You can’t get theya from heya …

It is time for me to accept the fact that I am transportationally challenged.

It is often hard to accept when we are different, but there is no denying this anymore. Beyond the whole can’t drive legally thing, it seems that I am not qualified to even use … gasp … public transportation. And in these parts apparently this affliction is not actually acknowledged, because the powers that be make no allowances for the transportationally challenged.

""Anyone who has driven anywhere near an east coast city knows … well not to drive anywhere near an east coast city. Any kind of signage is invariably geared towards someone who actually already knows where they are going, and it is really a mystery how someone achieves this state of knowledge considering the signage. Beyond that the average city is planned around cow paths all going to the same place, which basically means no rhyme or reason to a human mind.

But not to worry. Most larger east coast cities have a public transit system.

The only problem is those who design the public transit went to the same school as those who designed the roads. They subscribe to the minimalistic and rather ineffective version of signage too. The basic theory is in order to figure out how to get around one must already know how to get around. Saves all the effort required to actually inform the uniformed. They have no business being uninformed anyway!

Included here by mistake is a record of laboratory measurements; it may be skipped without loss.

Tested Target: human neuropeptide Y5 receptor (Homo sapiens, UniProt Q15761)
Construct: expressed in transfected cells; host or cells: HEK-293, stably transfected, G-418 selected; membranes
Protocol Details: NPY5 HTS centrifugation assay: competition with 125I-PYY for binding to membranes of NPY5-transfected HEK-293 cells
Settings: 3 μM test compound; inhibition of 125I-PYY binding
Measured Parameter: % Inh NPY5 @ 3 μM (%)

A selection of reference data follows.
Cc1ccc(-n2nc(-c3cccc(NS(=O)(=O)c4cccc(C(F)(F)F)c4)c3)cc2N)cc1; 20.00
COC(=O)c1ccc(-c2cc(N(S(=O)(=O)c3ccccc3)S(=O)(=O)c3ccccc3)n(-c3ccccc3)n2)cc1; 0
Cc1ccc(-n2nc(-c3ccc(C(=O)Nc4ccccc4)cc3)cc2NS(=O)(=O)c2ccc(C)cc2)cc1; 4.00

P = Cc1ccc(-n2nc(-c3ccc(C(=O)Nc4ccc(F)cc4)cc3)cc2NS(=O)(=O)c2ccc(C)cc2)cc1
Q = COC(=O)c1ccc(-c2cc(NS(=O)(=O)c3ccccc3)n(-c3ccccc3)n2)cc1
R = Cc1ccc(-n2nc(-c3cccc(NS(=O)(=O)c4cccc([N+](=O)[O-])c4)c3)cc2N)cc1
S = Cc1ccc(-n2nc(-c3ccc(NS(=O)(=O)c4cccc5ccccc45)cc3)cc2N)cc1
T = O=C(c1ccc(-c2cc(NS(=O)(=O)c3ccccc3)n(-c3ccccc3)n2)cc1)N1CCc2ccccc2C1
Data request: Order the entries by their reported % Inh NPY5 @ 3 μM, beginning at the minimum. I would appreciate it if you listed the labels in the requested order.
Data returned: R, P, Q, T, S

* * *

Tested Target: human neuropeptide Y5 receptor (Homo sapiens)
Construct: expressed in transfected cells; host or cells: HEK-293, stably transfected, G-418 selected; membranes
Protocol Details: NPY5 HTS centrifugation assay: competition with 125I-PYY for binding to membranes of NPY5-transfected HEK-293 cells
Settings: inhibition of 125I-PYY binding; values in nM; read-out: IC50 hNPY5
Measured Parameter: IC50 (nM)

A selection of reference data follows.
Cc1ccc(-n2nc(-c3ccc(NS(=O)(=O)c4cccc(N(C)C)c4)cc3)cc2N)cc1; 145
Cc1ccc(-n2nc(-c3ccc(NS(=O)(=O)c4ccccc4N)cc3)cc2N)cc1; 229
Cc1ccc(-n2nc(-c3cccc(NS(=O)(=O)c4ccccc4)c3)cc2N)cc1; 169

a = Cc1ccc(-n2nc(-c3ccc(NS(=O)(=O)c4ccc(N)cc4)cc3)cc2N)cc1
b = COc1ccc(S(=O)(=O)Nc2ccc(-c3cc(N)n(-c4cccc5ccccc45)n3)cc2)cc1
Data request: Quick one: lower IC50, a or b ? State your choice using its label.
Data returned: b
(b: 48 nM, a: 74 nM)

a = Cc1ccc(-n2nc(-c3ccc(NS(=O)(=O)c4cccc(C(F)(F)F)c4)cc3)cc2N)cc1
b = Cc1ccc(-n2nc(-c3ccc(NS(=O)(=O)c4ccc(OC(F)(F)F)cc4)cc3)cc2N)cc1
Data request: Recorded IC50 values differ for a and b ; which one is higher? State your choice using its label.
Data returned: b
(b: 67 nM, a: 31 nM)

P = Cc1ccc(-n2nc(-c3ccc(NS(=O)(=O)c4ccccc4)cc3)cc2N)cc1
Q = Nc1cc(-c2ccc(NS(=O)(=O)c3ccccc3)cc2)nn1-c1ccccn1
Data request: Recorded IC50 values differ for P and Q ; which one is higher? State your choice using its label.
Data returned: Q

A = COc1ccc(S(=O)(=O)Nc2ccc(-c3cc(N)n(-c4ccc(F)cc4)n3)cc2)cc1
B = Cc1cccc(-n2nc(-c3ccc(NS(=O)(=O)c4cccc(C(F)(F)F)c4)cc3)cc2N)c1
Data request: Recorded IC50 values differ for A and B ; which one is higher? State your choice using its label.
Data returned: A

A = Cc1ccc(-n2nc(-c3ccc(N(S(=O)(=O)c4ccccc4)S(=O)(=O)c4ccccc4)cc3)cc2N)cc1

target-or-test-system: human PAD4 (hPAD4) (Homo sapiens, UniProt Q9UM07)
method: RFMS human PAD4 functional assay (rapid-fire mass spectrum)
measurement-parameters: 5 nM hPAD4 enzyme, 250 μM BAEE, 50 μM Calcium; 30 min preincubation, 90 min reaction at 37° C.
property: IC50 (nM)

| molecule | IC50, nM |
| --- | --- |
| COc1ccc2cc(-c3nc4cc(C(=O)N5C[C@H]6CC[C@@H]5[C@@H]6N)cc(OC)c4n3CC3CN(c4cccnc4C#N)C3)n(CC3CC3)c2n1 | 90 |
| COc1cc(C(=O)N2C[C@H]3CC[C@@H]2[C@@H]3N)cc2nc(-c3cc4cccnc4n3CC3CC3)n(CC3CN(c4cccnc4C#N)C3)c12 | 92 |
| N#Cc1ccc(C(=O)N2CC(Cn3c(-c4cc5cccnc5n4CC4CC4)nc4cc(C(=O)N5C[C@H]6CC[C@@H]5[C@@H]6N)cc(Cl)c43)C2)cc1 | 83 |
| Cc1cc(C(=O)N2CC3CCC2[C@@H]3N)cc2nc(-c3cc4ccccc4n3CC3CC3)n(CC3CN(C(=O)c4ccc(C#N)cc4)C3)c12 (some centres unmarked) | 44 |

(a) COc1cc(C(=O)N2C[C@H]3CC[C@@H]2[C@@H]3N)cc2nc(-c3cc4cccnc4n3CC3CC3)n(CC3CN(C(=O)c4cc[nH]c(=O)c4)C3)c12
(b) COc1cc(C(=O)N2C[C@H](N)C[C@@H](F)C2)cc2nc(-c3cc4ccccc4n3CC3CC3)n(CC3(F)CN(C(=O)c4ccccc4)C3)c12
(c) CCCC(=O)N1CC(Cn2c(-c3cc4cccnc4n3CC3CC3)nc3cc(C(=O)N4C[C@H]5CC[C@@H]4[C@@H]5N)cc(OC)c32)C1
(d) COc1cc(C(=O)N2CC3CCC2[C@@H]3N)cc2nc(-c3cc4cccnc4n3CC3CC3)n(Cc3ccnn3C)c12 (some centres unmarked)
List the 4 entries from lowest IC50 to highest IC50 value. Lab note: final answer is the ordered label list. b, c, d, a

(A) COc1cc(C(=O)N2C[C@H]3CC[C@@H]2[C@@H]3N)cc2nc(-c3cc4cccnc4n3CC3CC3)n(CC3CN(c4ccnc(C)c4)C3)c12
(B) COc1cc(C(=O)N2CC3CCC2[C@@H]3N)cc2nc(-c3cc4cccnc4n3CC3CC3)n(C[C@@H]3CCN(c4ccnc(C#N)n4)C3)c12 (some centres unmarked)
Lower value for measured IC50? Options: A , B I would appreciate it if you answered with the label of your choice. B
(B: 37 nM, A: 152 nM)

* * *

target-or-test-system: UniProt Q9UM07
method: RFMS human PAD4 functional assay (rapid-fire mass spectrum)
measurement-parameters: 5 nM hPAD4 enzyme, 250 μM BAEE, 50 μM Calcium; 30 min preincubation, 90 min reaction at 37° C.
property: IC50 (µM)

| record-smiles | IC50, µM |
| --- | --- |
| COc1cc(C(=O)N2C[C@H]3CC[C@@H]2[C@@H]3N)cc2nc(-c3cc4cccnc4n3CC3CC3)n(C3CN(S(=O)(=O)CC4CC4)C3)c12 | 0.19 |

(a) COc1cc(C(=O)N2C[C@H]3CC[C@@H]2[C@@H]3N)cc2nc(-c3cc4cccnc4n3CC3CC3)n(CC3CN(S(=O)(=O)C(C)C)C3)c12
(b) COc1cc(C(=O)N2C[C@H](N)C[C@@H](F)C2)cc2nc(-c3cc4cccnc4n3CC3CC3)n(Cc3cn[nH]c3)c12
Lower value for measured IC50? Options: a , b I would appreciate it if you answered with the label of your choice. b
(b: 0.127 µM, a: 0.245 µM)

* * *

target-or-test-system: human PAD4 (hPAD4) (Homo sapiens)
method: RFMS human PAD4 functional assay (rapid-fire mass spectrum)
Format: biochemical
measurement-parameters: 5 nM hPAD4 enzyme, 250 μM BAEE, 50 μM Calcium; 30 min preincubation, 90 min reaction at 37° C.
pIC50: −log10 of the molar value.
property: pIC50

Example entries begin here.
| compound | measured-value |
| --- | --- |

For example, in a recent trip to Boston with my brother-in-law and niece (we went to the Children’s Museum) we decided that we would park at a T station (for those not familiar with Boston, that is the Boston subway system), so that we would not have to mortgage the house for parking in the city if we could even find any. We made it in fine, did our museum thing, and then decided to get some good chinese food afterwards. The Museum is near China Town, so we walked to find a good place to eat.

""This of course resulted in us being near a different T station than we arrived at, but all seemed good, because it was on the line that we wanted to be on. So we ate, and then walked the short distance to the station to begin our journey back to the car. We buy our tickets, enter the station, go down to the track, and find signs that say the train is going in the opposite direction that we want. Thinking we just need to be on the other side of the station, we look to find out how to cross over.

And you can’t.

Seems that this particular station at least is technically two stations. One inbound. One outbound. Which was completely obvious if we had already known this. Of course there were no signs that told you this OUTSIDE the station unless you knew in advance what to look for. So we had to leave the station, and cross the street to pay to get back in again.

I did come up with the clever idea of just taking the train to the next station and flipping trains there so we did not have to pay again. Naturally after we already left the station.